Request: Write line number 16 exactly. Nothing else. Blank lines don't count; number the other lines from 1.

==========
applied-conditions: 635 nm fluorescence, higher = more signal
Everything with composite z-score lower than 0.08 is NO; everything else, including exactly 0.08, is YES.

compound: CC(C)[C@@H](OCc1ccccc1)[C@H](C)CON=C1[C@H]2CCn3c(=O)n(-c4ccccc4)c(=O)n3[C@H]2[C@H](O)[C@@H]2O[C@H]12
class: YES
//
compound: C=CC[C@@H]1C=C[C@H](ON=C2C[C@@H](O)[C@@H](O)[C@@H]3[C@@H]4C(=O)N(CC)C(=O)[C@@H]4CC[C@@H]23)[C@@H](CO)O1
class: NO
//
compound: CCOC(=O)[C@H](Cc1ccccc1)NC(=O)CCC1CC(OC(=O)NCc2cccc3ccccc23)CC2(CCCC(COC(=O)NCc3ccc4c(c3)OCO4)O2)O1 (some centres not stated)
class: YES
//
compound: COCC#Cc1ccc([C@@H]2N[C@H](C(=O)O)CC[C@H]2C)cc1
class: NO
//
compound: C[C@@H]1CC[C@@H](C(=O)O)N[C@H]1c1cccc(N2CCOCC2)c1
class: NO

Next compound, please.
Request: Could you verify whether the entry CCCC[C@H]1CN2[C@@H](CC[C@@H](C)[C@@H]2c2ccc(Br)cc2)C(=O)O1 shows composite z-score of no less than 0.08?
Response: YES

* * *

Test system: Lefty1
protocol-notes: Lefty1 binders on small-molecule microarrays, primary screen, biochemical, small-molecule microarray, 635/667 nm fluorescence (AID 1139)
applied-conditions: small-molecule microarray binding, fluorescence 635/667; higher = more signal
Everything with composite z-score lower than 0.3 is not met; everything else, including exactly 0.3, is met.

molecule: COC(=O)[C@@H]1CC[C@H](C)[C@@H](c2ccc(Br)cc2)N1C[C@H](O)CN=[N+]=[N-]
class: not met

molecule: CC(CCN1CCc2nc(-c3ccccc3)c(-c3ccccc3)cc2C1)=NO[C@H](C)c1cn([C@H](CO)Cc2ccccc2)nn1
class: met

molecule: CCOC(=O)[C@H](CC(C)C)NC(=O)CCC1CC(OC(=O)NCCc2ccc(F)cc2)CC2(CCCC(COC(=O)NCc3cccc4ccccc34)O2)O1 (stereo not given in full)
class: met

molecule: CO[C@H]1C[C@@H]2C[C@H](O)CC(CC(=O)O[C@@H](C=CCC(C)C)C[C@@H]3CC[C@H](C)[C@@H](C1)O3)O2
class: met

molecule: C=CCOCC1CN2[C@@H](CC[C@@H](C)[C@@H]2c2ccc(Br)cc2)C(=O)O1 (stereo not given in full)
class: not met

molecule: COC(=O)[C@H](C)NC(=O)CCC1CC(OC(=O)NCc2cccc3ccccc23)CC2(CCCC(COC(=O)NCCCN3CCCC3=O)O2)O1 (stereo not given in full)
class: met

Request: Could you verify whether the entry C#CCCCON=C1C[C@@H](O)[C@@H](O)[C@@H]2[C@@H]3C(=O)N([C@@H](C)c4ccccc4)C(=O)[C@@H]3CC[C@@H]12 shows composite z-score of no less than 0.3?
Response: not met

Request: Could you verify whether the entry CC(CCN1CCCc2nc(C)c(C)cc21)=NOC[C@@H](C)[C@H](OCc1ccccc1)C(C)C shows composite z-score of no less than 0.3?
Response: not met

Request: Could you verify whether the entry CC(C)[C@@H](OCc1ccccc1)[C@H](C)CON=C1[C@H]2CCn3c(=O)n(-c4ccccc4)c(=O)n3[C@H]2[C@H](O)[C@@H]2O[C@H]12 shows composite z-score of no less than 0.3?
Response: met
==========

class: NO